This question already has an answer here:

This question is not a duplicated of https://math.stackexchange.com/a/3183330/342834 . It is a follow-on, asking about the distinction between the subject of that post, and the subject of this post.

In The Number System by Thurston the author introduces an algebraic structure he calls a hemigroup. The laws of a hemigroup are:

  • (i) $\left(x\odot y\right)\odot z=x\odot \left(y\odot z\right),$
  • (ii) $\left(x\odot y\right)=\left(y\odot x\right),$
  • (iii) $\left(x\odot y\right)=\left(x\odot z\right)\implies{y=z},$
  • (iv) $\exists_e e\odot e=e.$

I have been told this defines a cancellative commutative monoid. I will retain the uncommon designation hemigroup for now.

Thurston then introduces entities he calls dyads which are sets of ordered pairs formed of elements of the hemigroup constituting equivalence classes of the ordered pairs. I write this as

$$\left[\![a,b\right]\!]\equiv\{ \left<x,y\right>\backepsilon{x\odot b=y\odot a}\}.$$

The algebra of these dyads satisfies the laws of a commtative group. One such commutative group is what BBFSK call the module of integers. In that source, however, this module is constructed of residue classes of ordered pairs from an algebraic structure which amounts to Thurston's hemigroup without the existence of an identity element. That is

  • (i) $\left(x\odot y\right)\odot z=x\odot \left(y\odot z\right),$
  • (ii) $\left(x\odot y\right)=\left(y\odot x\right),$
  • (iii) $\left(x\odot y\right)=\left(x\odot z\right)\implies{y=z}.$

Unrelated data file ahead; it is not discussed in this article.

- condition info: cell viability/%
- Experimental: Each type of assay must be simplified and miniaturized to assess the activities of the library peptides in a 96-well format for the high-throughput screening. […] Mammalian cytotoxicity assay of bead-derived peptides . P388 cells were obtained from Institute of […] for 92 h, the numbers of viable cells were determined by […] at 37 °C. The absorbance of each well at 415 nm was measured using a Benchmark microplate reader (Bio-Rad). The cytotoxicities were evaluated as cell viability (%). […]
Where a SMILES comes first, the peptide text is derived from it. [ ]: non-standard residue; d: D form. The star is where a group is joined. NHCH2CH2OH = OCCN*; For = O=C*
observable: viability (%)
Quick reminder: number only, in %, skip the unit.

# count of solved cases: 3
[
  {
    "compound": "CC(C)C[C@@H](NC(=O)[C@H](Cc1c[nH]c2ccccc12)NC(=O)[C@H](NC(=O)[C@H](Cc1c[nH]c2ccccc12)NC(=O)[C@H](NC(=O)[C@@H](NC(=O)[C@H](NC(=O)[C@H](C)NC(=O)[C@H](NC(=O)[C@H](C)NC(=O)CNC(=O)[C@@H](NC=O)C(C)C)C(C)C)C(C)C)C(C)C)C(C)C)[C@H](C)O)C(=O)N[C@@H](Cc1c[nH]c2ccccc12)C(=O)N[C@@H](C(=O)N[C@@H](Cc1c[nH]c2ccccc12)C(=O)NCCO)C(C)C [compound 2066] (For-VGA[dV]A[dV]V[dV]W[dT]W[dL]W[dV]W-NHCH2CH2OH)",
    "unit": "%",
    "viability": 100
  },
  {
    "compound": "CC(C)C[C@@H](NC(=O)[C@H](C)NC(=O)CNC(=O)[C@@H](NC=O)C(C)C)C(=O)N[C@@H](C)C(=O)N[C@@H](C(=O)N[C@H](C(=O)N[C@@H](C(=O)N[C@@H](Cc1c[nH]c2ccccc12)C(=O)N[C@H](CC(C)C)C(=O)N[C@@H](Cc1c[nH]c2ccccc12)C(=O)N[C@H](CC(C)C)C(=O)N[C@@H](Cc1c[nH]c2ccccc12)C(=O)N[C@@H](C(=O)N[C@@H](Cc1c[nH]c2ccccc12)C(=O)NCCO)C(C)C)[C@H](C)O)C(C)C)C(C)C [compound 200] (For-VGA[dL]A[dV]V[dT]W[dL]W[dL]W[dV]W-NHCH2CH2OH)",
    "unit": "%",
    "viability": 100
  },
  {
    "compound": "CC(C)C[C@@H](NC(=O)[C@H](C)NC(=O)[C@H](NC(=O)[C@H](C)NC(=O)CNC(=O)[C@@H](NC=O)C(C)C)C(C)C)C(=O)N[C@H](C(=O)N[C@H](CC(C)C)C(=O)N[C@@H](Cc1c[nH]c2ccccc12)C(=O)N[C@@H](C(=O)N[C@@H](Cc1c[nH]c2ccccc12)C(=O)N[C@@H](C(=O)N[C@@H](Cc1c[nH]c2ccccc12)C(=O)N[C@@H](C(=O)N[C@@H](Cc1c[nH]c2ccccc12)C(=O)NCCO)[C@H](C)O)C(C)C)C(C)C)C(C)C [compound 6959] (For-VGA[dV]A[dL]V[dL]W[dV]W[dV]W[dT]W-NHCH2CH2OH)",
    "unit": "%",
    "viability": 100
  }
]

But those authors do not formally nominate this structure. It is the additive algebraic structure of the natural numbers, which by traditional American definition are $\mathbb{N}\equiv\{1,2,3,\dots\}$. Thurston's hemigroup is the additive structure of the whole numbers, which by traditional American definition are $\mathbb{N}_0\equiv \mathbb{N}\cup\{0\}.$

Both developments produce the same integral domain, but from different underlying algebraic structures.

I am asking if the algebraic structure consisting of a hemigroup sans identity has a common mathematical name. If so, what is that name?


marked as duplicate by YCor, Lord Shark the Unknown abstract-algebra Apr 25 at 2:06

This question has been asked before and already has an answer. If those answers do not fully address your question, please ask a new question.

  • 3
    $\begingroup$ It's called a commutative cancellable semigroup. By the way, axiom (iv) as stated, doesn't imply the existence of an overall identity, it only requests an idempotent element to exist. $\endgroup$ – Berci Apr 24 at 16:02
  • $\begingroup$ Thank you for that clarification regarding the idempotent element. Thurston, in fact, never uses that element directly, but only in defining the isomorphism between dyads of the form $\left[\![x,e\right]\!]$ and the underlying hemigroup, as well as defining the identity dyad $\varepsilon\equiv \left[\![e,e\right]\!]$. For the latter $e$ is certainly unnecessary. $\endgroup$ – Steven Thomas Hatton Apr 24 at 16:15
  • 2
    $\begingroup$ Looks like almost a duplicate of your recent previous question Is there a more common term for "hemigroup". Please rather edit your previous question. $\endgroup$ – YCor Apr 24 at 16:45
  • $\begingroup$ These are distinct questions. The first asked for a commonly used term for Thurston's hemigroup. This question is asking for a term for a structure which is similar to, but distinct from a hemigroup. $\endgroup$ – Steven Thomas Hatton Apr 24 at 17:26